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Museum Spotlighting Korean Residents to Open in Osaka

The Yomiuri Shimbun
Hong Sung-ik stands near a stone monument on which the message “Monument of Symbiosis” is inscribed, in Ikuno Ward, Osaka.

OSAKA — A history museum centering on Korean residents in Japan will open in Ikuno Ward, Osaka, in April as part of efforts to promote a multicultural society.

According to the 2020 population census, the ward’s population totaled about 127,000, of whom foreign residents, mainly ethnic Koreans, accounted for 21.8%.

The ward is home to Osaka Korea Town, where a 500-meter-long street is lined with about 150 stores selling kimchi and other Korean foods, as well as merchandise related to South Korean celebrities.

The Yomiuri Shimbun
Osaka Korea Town in Ikuno Ward, Osaka, is crowded with shoppers on Dec. 29.

The town is now crowded with young people, but its history began around the 1920s when many people relocated from the Korean Peninsula to this area in search for work. After World War II, the area developed as a Korean market for selling Korean foods and ethnic clothing.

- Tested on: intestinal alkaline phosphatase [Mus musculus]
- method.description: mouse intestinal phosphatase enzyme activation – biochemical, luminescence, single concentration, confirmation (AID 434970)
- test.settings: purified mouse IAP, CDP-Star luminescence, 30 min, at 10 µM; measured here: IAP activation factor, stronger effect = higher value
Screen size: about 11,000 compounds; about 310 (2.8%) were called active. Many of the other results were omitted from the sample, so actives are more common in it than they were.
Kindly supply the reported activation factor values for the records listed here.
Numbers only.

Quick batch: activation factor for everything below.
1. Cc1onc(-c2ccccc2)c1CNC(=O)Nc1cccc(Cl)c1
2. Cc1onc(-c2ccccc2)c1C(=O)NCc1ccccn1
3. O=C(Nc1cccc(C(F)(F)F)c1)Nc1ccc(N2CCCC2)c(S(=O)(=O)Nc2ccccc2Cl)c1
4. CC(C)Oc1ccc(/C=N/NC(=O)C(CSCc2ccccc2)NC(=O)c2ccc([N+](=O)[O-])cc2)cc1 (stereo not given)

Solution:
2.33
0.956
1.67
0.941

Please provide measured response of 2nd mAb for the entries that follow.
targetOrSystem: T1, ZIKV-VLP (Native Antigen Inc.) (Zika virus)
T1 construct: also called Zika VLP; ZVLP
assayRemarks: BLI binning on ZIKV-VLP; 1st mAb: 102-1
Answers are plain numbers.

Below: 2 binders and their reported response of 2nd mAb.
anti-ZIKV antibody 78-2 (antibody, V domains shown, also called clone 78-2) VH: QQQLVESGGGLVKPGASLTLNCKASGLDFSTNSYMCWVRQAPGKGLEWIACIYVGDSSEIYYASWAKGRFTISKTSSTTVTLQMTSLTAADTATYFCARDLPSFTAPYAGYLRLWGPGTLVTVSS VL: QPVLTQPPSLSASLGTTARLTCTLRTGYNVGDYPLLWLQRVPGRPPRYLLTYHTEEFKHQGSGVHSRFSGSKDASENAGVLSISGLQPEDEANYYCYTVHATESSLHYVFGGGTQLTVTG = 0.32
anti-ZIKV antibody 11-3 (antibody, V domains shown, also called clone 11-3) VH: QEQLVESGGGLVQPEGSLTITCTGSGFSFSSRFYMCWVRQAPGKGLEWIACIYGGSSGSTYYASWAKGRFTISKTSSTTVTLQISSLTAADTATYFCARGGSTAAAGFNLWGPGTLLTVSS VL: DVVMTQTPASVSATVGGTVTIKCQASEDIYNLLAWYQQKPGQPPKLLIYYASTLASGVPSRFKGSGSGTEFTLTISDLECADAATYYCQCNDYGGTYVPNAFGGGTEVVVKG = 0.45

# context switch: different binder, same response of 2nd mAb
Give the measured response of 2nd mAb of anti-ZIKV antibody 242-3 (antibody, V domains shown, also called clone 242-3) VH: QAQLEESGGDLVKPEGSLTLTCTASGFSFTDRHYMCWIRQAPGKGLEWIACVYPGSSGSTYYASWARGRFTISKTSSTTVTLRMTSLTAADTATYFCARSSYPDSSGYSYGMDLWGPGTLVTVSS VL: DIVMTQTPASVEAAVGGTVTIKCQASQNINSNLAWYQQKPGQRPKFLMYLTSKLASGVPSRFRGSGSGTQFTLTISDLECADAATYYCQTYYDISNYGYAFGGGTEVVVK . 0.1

Korean residents and a university professor were among those who came up with the idea of opening the museum in a bid to convey the town’s history to younger people.

In addition to about 2,000 books on Japan and the Korean Peninsula, the museum will showcase movies and TV dramas set in the area, as well as K-Pop culture through touch panels and video clips. They aim to open the museum and an associated cafe on April 29.

“I hope that the museum will not only lead the younger generation to enjoy subcultures but also into contact with the history of Japan and the Korean Peninsula, so that the museum will serve as a bridge for friendship that will promote mutual understanding,” said Hong Sung-ik, 66, one of the people leading the initiative.